Nevertheless, the Democratic Party in power found it hard to tolerate such ‘freedom of the press’ even without the voice of the left, and after 1954 the government strengthened its control amending the Press Law. The 1954 regulations imposed heavy fines on journalists convicted of writing articles which harmed ‘the political and financial prestige of the state’. Journalists were jailed and publishers fined as the Democratic Party became increasingly sensitive to criticism of economic problems. These measures alienated many intellectuals and contributed to the 1960 coup.

Climate of liberty

Many of the measures introduced in the 1950s to restrict the press were repealed after the coup that took place on 27 may 1960. Article 22 of the 1961 Constitution safeguarded the freedom of the press and for the first time socialist newspapers and periodicals could be published. In this climate of relative liberty socialist intellectuals found it possible to translate and publish socialist classics. For until that time not only the works of Marx and Lenin, but also books by Western socialists could not be published.

Now that workers and peasants were able to formulate their demands with the large-scale workers’ demonstrations which resulted and with the founding of a labour party and huge masses demanding their constitutional rights and expressing anti-imperialist attitudes, some of the large circulation circulation newspapers opened up their columns to leftist writers in order to obtain new readers. But the publication of anti-imperialist and socialist ideas aroused anger of the businessman who provided the main income of the daily newspapers. Accordingly the publishers of left-wing newspapers were forced to adopt a pro-capitalist and even pro-American policy in their front pages, but at the same time, in order to not lose their left-wing readers, retained left-wing columnists until the martial law of 1971 made this impossible.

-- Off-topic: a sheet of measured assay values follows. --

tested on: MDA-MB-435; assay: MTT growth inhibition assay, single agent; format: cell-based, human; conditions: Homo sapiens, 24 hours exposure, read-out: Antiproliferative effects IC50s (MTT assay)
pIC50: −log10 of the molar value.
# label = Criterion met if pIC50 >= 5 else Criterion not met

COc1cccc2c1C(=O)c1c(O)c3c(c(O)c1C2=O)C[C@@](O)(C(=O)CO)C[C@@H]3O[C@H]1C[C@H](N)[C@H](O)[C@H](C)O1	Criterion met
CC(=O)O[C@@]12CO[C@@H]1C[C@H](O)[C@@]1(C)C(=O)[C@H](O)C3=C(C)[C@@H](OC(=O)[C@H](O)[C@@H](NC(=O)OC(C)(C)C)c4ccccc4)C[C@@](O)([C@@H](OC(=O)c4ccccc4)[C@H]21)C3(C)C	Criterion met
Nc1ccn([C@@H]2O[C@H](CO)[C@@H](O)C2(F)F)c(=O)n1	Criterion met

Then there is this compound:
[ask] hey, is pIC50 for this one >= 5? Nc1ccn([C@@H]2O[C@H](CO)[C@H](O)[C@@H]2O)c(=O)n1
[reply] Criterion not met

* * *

In spite of this climate of relative liberty, the 1960 coup and the coalition governments which followed continues to keep the more repressive Articles 141 and 142 in the Penal Code, using them as a threat to left-wing publications. Public prosecutors also used Articles 158 and 159 concerning ‘defamation’ of the President, the Prime Minister, the Government and the security forces.

Although a system of self-censorship was adopted by the press after 1960 and a code of ethics and a Court of Honour were established with the government’s approval, this system was flouted by the mass-circulation newspapers dealing largely in sensation.

Prosecutions for press offences were reviewed by a panel of three judges. But if the journalist was accused of violating Articles 159 or 142, his case was brought before the more serious felony court where he could be sentenced to imprisonment for up to 15 years.

Channels for government influence over the press were not limited to legislation. Turkey had a system of official advertising which subsided the press, and another means of government control lay in the sale of the newsprint: the press has been handicapped by the sale of the essential product at prices higher than the market price.